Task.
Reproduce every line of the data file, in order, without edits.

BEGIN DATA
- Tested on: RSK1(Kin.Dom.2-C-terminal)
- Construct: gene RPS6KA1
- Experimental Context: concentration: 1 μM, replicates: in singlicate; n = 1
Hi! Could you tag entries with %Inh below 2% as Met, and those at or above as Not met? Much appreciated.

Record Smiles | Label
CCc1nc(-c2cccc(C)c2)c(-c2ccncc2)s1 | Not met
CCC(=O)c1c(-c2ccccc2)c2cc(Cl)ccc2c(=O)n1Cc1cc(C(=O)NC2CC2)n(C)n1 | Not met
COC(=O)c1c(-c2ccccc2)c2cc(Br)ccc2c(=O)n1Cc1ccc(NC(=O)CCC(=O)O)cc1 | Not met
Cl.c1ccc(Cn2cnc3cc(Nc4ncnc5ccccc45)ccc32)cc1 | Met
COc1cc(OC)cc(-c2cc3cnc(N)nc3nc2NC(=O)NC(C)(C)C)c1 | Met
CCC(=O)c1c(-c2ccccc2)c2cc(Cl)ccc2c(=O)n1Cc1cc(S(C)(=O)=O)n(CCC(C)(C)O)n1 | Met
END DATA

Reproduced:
- Tested on: RSK1(Kin.Dom.2-C-terminal)
- Construct: gene RPS6KA1
- Experimental Context: concentration: 1 μM, replicates: in singlicate; n = 1
Hi! Could you tag entries with %Inh below 2% as Met, and those at or above as Not met? Much appreciated.

Record Smiles | Label
CCc1nc(-c2cccc(C)c2)c(-c2ccncc2)s1 | Not met
CCC(=O)c1c(-c2ccccc2)c2cc(Cl)ccc2c(=O)n1Cc1cc(C(=O)NC2CC2)n(C)n1 | Not met
COC(=O)c1c(-c2ccccc2)c2cc(Br)ccc2c(=O)n1Cc1ccc(NC(=O)CCC(=O)O)cc1 | Not met
Cl.c1ccc(Cn2cnc3cc(Nc4ncnc5ccccc45)ccc32)cc1 | Met
COc1cc(OC)cc(-c2cc3cnc(N)nc3nc2NC(=O)NC(C)(C)C)c1 | Met
CCC(=O)c1c(-c2ccccc2)c2cc(Cl)ccc2c(=O)n1Cc1cc(S(C)(=O)=O)n(CCC(C)(C)O)n1 | Met